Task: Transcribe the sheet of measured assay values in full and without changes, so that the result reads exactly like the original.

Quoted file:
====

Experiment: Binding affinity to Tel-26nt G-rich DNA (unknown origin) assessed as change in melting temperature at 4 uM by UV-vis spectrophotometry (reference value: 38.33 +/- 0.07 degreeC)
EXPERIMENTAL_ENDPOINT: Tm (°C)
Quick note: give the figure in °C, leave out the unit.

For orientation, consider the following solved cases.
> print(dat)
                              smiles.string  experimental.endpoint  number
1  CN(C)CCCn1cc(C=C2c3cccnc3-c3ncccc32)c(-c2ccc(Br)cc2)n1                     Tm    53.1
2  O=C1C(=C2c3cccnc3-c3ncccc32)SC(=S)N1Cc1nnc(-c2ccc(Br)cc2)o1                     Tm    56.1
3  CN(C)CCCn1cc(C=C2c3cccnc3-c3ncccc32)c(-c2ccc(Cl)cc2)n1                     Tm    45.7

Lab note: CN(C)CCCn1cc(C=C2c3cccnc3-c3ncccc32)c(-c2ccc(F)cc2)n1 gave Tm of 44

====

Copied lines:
Experiment: Binding affinity to Tel-26nt G-rich DNA (unknown origin) assessed as change in melting temperature at 4 uM by UV-vis spectrophotometry (reference value: 38.33 +/- 0.07 degreeC)
EXPERIMENTAL_ENDPOINT: Tm (°C)
Quick note: give the figure in °C, leave out the unit.

For orientation, consider the following solved cases.
> print(dat)
                              smiles.string  experimental.endpoint  number
1  CN(C)CCCn1cc(C=C2c3cccnc3-c3ncccc32)c(-c2ccc(Br)cc2)n1                     Tm    53.1
2  O=C1C(=C2c3cccnc3-c3ncccc32)SC(=S)N1Cc1nnc(-c2ccc(Br)cc2)o1                     Tm    56.1
3  CN(C)CCCn1cc(C=C2c3cccnc3-c3ncccc32)c(-c2ccc(Cl)cc2)n1                     Tm    45.7

Lab note: CN(C)CCCn1cc(C=C2c3cccnc3-c3ncccc32)c(-c2ccc(F)cc2)n1 gave Tm of 44